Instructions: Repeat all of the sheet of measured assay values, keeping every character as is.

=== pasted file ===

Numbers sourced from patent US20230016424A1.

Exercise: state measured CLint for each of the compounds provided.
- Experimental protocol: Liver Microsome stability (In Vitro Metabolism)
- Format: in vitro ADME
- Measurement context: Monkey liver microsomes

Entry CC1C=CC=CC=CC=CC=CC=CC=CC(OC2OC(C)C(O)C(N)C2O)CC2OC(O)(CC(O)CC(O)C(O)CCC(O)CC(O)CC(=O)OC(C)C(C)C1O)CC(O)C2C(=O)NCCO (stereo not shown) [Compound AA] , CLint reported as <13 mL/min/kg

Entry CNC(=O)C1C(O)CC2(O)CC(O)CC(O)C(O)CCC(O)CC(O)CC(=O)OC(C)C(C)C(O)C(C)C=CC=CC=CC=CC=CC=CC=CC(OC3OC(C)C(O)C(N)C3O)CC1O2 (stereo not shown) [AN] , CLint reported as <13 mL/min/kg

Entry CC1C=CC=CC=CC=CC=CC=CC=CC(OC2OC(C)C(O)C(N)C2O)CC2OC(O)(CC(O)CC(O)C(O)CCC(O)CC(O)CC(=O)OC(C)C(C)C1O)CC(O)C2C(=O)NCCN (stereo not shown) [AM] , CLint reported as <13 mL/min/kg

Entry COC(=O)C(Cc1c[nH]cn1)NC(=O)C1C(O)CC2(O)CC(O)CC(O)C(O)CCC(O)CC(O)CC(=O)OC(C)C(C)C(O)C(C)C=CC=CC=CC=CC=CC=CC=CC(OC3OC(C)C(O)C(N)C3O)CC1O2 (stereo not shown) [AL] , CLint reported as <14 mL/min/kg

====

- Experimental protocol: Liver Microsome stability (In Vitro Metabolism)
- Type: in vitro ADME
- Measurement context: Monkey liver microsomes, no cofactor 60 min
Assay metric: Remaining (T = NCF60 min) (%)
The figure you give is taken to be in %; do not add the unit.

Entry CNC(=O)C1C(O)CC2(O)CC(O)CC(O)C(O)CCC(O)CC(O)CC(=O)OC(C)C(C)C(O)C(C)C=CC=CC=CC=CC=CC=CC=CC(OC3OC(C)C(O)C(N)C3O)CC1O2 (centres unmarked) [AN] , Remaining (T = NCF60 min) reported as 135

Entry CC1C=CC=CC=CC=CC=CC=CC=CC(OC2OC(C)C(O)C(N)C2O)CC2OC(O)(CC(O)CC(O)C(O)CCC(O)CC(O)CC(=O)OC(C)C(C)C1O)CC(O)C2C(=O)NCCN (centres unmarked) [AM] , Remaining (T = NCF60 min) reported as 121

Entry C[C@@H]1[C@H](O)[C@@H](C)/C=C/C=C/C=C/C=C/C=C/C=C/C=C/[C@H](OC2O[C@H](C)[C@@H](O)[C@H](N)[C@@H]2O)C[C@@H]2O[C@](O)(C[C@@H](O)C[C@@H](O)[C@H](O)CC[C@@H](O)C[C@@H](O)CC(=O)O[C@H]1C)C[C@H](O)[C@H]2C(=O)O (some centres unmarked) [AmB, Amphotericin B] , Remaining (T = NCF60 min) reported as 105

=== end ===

Numbers sourced from patent US20230016424A1.

Exercise: state measured CLint for each of the compounds provided.
- Experimental protocol: Liver Microsome stability (In Vitro Metabolism)
- Format: in vitro ADME
- Measurement context: Monkey liver microsomes

Entry CC1C=CC=CC=CC=CC=CC=CC=CC(OC2OC(C)C(O)C(N)C2O)CC2OC(O)(CC(O)CC(O)C(O)CCC(O)CC(O)CC(=O)OC(C)C(C)C1O)CC(O)C2C(=O)NCCO (stereo not shown) [Compound AA] , CLint reported as <13 mL/min/kg

Entry CNC(=O)C1C(O)CC2(O)CC(O)CC(O)C(O)CCC(O)CC(O)CC(=O)OC(C)C(C)C(O)C(C)C=CC=CC=CC=CC=CC=CC=CC(OC3OC(C)C(O)C(N)C3O)CC1O2 (stereo not shown) [AN] , CLint reported as <13 mL/min/kg

Entry CC1C=CC=CC=CC=CC=CC=CC=CC(OC2OC(C)C(O)C(N)C2O)CC2OC(O)(CC(O)CC(O)C(O)CCC(O)CC(O)CC(=O)OC(C)C(C)C1O)CC(O)C2C(=O)NCCN (stereo not shown) [AM] , CLint reported as <13 mL/min/kg

Entry COC(=O)C(Cc1c[nH]cn1)NC(=O)C1C(O)CC2(O)CC(O)CC(O)C(O)CCC(O)CC(O)CC(=O)OC(C)C(C)C(O)C(C)C=CC=CC=CC=CC=CC=CC=CC(OC3OC(C)C(O)C(N)C3O)CC1O2 (stereo not shown) [AL] , CLint reported as <14 mL/min/kg

====

- Experimental protocol: Liver Microsome stability (In Vitro Metabolism)
- Type: in vitro ADME
- Measurement context: Monkey liver microsomes, no cofactor 60 min
Assay metric: Remaining (T = NCF60 min) (%)
The figure you give is taken to be in %; do not add the unit.

Entry CNC(=O)C1C(O)CC2(O)CC(O)CC(O)C(O)CCC(O)CC(O)CC(=O)OC(C)C(C)C(O)C(C)C=CC=CC=CC=CC=CC=CC=CC(OC3OC(C)C(O)C(N)C3O)CC1O2 (centres unmarked) [AN] , Remaining (T = NCF60 min) reported as 135

Entry CC1C=CC=CC=CC=CC=CC=CC=CC(OC2OC(C)C(O)C(N)C2O)CC2OC(O)(CC(O)CC(O)C(O)CCC(O)CC(O)CC(=O)OC(C)C(C)C1O)CC(O)C2C(=O)NCCN (centres unmarked) [AM] , Remaining (T = NCF60 min) reported as 121

Entry C[C@@H]1[C@H](O)[C@@H](C)/C=C/C=C/C=C/C=C/C=C/C=C/C=C/[C@H](OC2O[C@H](C)[C@@H](O)[C@H](N)[C@@H]2O)C[C@@H]2O[C@](O)(C[C@@H](O)C[C@@H](O)[C@H](O)CC[C@@H](O)C[C@@H](O)CC(=O)O[C@H]1C)C[C@H](O)[C@H]2C(=O)O (some centres unmarked) [AmB, Amphotericin B] , Remaining (T = NCF60 min) reported as 105